|Note: This tutorial assumes that you have completed the previous tutorials: First Steps, Parameters.|
|Please ask about problems and questions regarding this tutorial on answers.ros.org. Don't forget to include in your question the link to this page, the versions of your OS & ROS, and also add appropriate tags.|
Camera Frames with Multiple CamerasDescription: This tutorial explains on how to use the different frames defined in the ensenso node or ensenso mono node, when using multiple cameras
Tutorial Level: INTERMEDIATE
Next Tutorial: Several Nodelets
Camera Frames with multiple Cameras
With the use of a multi camera setup, you have different choices of using the camera Tf frames. You either can chain cameras together, forming a kinematic chain. Or you can link each camera independently to one joint coordinate system. Both ways are explained in the following two chapters.
The Link Calibration is not yet available within the ensenso_camera package. If you want to link cameras together, you will have to do that within the NxLib, described here
Cameras linked together
If two cameras are linked together via the Calibration command of the NxLib (Mandatory: there has been a calibration of the link, see here), there is a transformation link stored internally between two cameras. That link is stored in one of the camera's Link node. The link describes the transformation to the other camera used in the link calibration.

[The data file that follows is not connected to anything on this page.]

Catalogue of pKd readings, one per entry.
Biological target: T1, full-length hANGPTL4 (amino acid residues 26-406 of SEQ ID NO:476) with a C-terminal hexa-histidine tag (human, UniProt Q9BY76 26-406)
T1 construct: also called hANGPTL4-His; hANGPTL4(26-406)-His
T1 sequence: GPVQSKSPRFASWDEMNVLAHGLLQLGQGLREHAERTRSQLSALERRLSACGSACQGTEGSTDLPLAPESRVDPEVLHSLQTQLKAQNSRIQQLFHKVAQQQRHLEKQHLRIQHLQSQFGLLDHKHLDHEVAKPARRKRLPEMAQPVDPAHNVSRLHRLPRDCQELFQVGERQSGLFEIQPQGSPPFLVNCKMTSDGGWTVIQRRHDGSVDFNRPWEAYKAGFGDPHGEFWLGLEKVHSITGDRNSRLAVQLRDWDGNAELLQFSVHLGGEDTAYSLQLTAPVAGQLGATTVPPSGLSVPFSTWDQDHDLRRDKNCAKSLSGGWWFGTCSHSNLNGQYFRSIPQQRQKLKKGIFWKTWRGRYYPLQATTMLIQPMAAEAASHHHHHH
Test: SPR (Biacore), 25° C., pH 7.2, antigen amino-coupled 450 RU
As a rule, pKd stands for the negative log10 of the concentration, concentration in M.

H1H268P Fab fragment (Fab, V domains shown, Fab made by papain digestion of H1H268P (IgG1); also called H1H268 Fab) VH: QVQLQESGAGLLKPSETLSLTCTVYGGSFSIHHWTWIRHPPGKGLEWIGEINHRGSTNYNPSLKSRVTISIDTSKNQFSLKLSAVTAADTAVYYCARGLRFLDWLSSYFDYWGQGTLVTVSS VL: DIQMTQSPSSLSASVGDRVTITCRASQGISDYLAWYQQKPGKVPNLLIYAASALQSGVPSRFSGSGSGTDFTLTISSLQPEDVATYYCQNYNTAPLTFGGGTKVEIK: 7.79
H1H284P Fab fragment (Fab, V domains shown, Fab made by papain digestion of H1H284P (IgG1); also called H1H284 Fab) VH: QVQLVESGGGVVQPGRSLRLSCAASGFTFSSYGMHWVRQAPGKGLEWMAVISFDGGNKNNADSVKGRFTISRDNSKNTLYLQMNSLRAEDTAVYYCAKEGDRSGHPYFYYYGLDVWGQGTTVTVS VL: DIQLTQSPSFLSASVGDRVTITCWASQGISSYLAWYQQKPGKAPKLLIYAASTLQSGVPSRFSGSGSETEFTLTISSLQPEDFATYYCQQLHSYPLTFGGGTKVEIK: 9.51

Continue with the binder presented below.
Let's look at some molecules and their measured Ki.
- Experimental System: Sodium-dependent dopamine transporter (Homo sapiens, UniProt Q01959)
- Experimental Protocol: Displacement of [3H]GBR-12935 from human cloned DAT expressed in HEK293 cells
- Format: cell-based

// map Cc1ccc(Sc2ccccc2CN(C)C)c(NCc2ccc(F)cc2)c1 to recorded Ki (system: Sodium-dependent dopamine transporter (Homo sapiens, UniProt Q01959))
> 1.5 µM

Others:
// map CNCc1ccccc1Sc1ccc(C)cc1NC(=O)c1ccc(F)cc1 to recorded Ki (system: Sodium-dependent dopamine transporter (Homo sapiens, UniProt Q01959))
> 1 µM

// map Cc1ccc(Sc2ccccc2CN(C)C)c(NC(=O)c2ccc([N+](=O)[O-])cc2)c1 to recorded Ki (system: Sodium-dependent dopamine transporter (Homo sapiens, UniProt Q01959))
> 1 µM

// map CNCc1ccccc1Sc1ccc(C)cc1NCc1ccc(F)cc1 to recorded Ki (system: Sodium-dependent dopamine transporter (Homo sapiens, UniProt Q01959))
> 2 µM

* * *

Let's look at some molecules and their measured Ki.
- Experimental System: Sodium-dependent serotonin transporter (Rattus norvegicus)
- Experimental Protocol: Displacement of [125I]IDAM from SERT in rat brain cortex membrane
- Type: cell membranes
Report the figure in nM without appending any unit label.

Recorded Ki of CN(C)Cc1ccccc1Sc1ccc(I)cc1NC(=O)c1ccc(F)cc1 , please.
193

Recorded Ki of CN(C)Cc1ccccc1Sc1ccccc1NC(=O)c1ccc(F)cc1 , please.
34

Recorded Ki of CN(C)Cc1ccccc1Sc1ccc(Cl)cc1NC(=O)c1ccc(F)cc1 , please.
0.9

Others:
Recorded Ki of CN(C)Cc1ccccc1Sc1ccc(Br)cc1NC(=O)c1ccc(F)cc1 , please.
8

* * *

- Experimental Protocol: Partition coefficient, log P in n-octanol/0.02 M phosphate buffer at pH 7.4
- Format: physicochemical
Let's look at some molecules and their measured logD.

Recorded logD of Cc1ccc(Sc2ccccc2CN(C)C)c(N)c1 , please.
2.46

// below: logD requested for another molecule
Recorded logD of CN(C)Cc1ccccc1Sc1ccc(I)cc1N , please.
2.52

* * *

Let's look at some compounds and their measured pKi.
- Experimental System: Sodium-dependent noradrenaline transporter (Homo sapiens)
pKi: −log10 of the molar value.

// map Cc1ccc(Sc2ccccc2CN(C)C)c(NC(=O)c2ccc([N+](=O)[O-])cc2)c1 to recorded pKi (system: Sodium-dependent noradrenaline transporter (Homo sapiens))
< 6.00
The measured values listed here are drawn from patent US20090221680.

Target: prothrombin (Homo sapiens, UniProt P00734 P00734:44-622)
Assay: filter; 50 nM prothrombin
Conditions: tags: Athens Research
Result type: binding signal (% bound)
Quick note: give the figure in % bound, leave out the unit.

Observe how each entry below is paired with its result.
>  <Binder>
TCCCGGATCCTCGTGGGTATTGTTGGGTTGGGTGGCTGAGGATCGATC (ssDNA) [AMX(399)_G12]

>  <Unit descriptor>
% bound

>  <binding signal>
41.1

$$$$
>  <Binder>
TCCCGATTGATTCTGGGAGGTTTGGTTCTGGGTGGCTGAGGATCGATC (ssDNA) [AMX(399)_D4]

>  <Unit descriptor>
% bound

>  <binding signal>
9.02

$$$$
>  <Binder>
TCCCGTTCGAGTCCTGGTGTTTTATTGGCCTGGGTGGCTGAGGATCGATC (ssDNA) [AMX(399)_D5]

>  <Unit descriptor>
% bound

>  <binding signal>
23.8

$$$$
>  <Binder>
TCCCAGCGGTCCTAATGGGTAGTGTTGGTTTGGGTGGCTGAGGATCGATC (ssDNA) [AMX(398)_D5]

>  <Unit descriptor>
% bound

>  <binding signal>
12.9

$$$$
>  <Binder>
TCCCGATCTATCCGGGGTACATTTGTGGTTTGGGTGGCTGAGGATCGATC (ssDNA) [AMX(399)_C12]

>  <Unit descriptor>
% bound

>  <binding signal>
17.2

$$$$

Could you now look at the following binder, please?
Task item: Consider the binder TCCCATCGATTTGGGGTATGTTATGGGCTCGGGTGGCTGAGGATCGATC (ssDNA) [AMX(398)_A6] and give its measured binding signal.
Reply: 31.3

The introduced parameter link_frame takes the other camera's frame as argument. If there is a link stored internally (always after the Link calibration) and the parameter link_frame is given, the camera will publish its transformation (camera_frame to link_frame) to TF. The following graph illustrates the situation of the kinematic chain of cameras:
Camera 1 | | Camera 1's link_frame: Camera 2's frame v Camera 2 | | Camera 2's link_frame: Camera 3's frame v Camera 3
Cameras linked together for a multi camera setup
If you want to use the kinematic chain of cameras for a multi camera setup, one of the cameras must have the target_frame as link_frame, which would look like this:
Camera 1 | | Camera 1's link_frame: Camera 2's frame v Camera 2 | | Camera 2's link_frame: Camera 3's frame v Camera 3 | | Camera 3's link_frame: Workspace v Workspace (or target_frame)
This camera is then the root of that chain, being the camera pointing to the Workspace. Because the link_frame defaults to the target_frame only camera 3 does not need to define a link_frame. All other cameras however need the link_frame to be the next camera's frame. Internally all 3D data from all cameras are then transformed to the target_frame.
An example of linked cameras is given in the launch file of the next tutorial, where a mono camera is linked to stereo camera, which is linked to a Workspace.
Cameras linked to a joint Workspace
You can also setup a multi camera system with all cameras independently linked to a global shared coordinate system. That is known as a Workspace calibration. If you execute a Workspace calibration beforehand, the internal link of the camera will store the transformation to that coordinate system.
Such a joint frame is given with the parameter target_frame. It also acts as a frame, to which the data will be transformed to. If you have for example two cameras linked to a target_frame, they all will publish its results to the target_frame. The following graph shall illustrate the problem:
Camera 1 Camera 2 | | | Camera 1's target_frame: Workspace | Camera 2's target_frame: Workspace v v Workspace (or target_frame)